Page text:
Going back to my hometown is always somewhat of a surreal experience. Things still change in a small town, but at a much s-l-o-w-e-r pace, almost as if the earth’s revolutions slow down in just that one spot. Hence, I still know exactly what buildings are where, but maybe the paint color has changed, or a new sign makes things just different enough to feel foreign.
I never thought much of it at the time, but when I was in high school, you could recognize people by their vehicles. A certain pickup meant a close friend, while another body style barreling down the road meant trouble. When I left for college, it took a while to stop waving at vehicles I thought I recognized. It gradually sunk in that there were people that owned a yellow slugbug other than my English teacher.
Another strange thing about that town was that when we first moved there, you only had to dial a 7, followed by the last four digits of a person’s phone number. Our phonebook was the size and thickness of a comic book, and it included at least two other towns!
I ended up driving down immediately after work on Saturday night. I took the longer route, driving down from the north as it was already after dark, and I’m of the opinion that it is a wee bit safer. When I left, an almost-full orange moon was behind me. After turning south, it appeared on my left, seeming to race me towards
Twenty miles north of my hometown, I was greeted by multiple sets of flashing lights. This time, it wasn’t the Sheriff’s Department, but only the Border Patrol. I always forget about their little checkpoint. It’s been a recent addition in the last two years. To be honest, their presence there pisses me off. I’m not leaving the country, so why should I be forced to slow down so that they can peer into my vehicle or punch my license plate number into a computer? And what kind of profiling are they doing to base their searches on? I’ve never been stopped—perhaps because it would be difficult to smuggle more than one person in my car’s trunk—but I doubt that’s true for my darker-complexioned friends who live in the area.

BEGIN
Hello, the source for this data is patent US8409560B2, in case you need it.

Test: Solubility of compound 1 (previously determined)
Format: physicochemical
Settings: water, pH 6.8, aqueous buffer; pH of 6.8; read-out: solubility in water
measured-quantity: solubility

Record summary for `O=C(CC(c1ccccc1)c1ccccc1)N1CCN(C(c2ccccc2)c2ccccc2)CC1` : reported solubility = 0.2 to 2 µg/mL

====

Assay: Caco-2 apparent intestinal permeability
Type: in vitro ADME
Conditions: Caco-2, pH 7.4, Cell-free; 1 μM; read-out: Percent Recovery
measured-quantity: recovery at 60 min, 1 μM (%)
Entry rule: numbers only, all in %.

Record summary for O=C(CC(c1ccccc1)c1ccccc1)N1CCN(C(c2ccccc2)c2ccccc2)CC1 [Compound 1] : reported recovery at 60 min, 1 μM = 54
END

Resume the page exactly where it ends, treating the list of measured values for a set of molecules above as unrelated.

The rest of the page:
On a lighter note, Easter dinner was great. I ate too much, as is the norm at holiday dinners. I had brought down Gewurztraminer wine to go with the ham—this was at the recommendation of several websites, don’t think I am cultured enough to know anything about wine! It went over well, and I’m only mentioning it here so that next time I’ll be able to find the name of it again.
After dinner, I left early enough so that I could take the route east back. This involves driving across reservation land along a bidirectional highway with many turns, and no shoulder. To this girl, no shoulder means one thing: no hidden cops! So, I did what anyone would do—I cranked up the music and criss-crossed back and forth across the double lines, straightening out the curves like my father taught me to. I was pleasantly surprised to find that the highway had recently been repaved, and my car sailed over the small dips like a boat at sea. I regret that I had but four cylinders to give!
It has probably been about ten years since I had been on that highway, and the drive brought back memories of many trips to away games during high school. The only thing bad about that road is that there are scraggly cows that wander free along one section of it, so I don’t like to drive it at night. Along the way, I was a bit startled by the numerous small, white crosses that flanked the road. A classmate and a teacher of mine have both been claimed by the local highways, and the small shrines I passed with votive candles lit for the holiday were a sobering reminder.